Obstacles And Pitfalls For The Youthful Student Of Philosophy

I was recently asked in correspondence to provide some thoughts on the pitfalls and obstacles to the study of philosophy.  I have to admit that it was something of a relief to get this request, as it offers me a pretext to describe my own ideas on this subject.  All of us seek a greater level of understanding of things; but perhaps few of us give much thought to avoiding the obstacles to understanding.  A horse and its equestrian rider, however, cannot clear a hurdle until they have had experience in judging its height and length.  Here, then, are some of the most commonly encountered pitfalls of the student of philosophy. 

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The Weird Tale Of Jenkins’s Ear

Governments looking for a pretext to justify a predetermined course of action will undoubtedly find one.  Some outrage can be seized upon, some barbarity can be dangled before the public, or some looming danger can be created to whip up support for a policy.  It is an ancient stratagem, and an effective one.  A convincing casus belli needs only the correct manner of its deployment. 

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The Complete G Manifesto Tweet Readings

Bookmark this page. In one place, you have links to every G Manifesto tweet reading. The first one was made in 2018, and the last in 2020. Since the G Man has deleted his Twitter account and blog, I consider these tweet readings to be an important part of the historical record on one of the great internet personalities of recent years. I also feel I played a role in introducing his account to a wider audience. And not only are you hearing the tweets themselves, but you’re hearing them read by me. Enjoy. May he return to us soon.

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Epic Journey: Lord Roberts Marches From Kabul To Kandahar

The late 19th century saw an intense competition between the British and Russian empires for influence in central Asia.  Once act of this “Great Game” was the Second Afghan War, which was fought between 1878 and 1880.  Britain’s goals were two-fold:  to keep tsarist forces out of Afghanistan, and to create a friendly buffer state between the British Raj and Russian territory. 

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A Fire Destroys H.M.S. “Bombay”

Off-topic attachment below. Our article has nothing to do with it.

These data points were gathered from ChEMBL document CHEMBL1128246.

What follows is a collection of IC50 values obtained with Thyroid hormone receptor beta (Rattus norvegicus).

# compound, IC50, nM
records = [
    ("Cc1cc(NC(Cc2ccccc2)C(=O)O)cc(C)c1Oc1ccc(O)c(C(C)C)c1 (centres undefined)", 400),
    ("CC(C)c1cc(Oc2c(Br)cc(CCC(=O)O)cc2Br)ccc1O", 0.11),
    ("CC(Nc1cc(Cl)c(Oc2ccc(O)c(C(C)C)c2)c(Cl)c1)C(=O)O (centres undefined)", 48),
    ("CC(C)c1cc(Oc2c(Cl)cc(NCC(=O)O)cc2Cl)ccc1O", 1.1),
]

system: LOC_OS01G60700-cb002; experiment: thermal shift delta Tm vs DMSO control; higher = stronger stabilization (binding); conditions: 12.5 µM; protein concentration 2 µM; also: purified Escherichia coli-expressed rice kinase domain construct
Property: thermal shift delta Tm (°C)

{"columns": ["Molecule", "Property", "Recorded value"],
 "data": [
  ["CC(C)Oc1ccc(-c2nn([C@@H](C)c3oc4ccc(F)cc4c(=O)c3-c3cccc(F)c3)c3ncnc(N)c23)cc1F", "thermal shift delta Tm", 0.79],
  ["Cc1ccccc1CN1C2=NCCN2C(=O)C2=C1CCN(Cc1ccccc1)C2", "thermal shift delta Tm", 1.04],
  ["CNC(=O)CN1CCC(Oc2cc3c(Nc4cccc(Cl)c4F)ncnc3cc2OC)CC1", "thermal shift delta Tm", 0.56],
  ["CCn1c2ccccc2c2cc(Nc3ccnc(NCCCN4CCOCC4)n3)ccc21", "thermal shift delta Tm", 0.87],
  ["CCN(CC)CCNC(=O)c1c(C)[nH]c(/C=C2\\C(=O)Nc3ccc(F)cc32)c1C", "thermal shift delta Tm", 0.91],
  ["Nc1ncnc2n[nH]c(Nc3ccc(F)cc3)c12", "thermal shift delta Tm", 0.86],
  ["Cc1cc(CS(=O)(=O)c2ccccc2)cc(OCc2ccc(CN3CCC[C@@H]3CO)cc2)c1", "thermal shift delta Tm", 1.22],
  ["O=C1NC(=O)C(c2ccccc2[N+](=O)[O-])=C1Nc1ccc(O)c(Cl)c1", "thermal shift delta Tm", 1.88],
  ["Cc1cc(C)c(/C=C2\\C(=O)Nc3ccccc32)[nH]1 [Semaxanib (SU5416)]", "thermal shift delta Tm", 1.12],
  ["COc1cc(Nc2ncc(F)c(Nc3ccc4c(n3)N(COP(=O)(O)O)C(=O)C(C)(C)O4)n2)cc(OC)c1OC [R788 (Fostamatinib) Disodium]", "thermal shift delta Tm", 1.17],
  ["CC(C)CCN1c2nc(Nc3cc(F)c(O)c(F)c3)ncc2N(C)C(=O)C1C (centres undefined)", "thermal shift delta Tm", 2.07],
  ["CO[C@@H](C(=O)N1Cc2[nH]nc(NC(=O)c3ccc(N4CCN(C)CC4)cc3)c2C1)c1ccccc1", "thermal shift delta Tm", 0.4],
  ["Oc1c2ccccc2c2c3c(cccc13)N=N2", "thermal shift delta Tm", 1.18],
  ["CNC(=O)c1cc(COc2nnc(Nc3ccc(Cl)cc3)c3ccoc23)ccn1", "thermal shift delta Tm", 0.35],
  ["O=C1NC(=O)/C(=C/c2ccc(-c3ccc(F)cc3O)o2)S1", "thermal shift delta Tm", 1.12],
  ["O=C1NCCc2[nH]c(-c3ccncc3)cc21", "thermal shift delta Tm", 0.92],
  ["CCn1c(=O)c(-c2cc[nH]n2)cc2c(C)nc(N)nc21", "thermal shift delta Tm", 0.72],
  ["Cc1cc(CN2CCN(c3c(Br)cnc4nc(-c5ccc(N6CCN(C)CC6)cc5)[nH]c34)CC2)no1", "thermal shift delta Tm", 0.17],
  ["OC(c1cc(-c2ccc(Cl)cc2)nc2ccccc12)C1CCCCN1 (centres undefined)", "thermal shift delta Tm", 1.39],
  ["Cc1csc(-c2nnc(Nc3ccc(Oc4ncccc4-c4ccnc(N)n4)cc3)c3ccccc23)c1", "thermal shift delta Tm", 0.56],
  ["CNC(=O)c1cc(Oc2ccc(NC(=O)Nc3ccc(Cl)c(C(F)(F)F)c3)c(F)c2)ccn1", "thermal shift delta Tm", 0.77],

Fire both fascinates and terrifies man.  It has nurtured man’s ascent from savagery to civilization by cooking his food, keeping him warm, and smelting his metals for war and agriculture; and yet nothing else so triggers his instincts of panic and terror when trapped in its presence.  Fires in large buildings and aboard ships at sea are especially terrible because the victims of these fires often have nowhere to flee.

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Carry All By The Sword: Stephen Decatur Burns The “Philadelphia”

We have noted elsewhere that the young United States went to war against the Barbary principalities of northern Africa in 1801.  President Jefferson found the continued payment of tribute to these piratical opportunists to be obnoxious, and resolved to punish the corsairs militarily.  Tripoli returned the favor by declaring war on the Americans.  Sword and bullet would now settle the matter. 

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Stephen Decatur Personally Fights And Kills An Enemy Captain

Stephen Decatur ranks as one of the greatest of America’s early naval commanders.  His only equal in bravery and fighting prowess was John Paul Jones.  He was the kind of man who could not sit by the sidelines and watch a fight play out; he had to be in the thick of the action, issuing commands, and inhaling the sulphurous smoke of battle.  Yet he was no rash hothead; his decisions, while bold and daring, were always based on a sound consideration of military realities. 

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The Gradual Slide Into Moral Corruption (Podcast)

In this podcast we discuss Alexandre Moratto’s 2021 film Seven Prisoners. The movie describes the experience of a young man named Matheus, who is basically sold into a modern form of industrial serfdom in Sao Paolo. He tries to rebel at first, but quickly learns the futility of resistance. But being ambitious, he gradually begins a series of accommodations with his oppressors that strip him of his honor. What is the price of one’s soul? What is the price of one’s humanity? The loss of one’s moral base happens slowly, gradually, and almost imperceptibly.


A brilliant, morally profound film, and one that we should all reflect on.

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Memory Of The Fallen: The Work Of Fabian Ware

Continental Europe is dotted with serene and beautiful cemeteries from the First and Second World Wars.  They are also found in the Dardanelles, holding the fallen of the Gallipoli campaign.  They are ordered, serene, well-kept, and dignified with the solemnity that supreme sacrifice confers.  Tourists now visit them frequently, strolling among the chiseled headstones that sprout like white flowers amid seas of green.  

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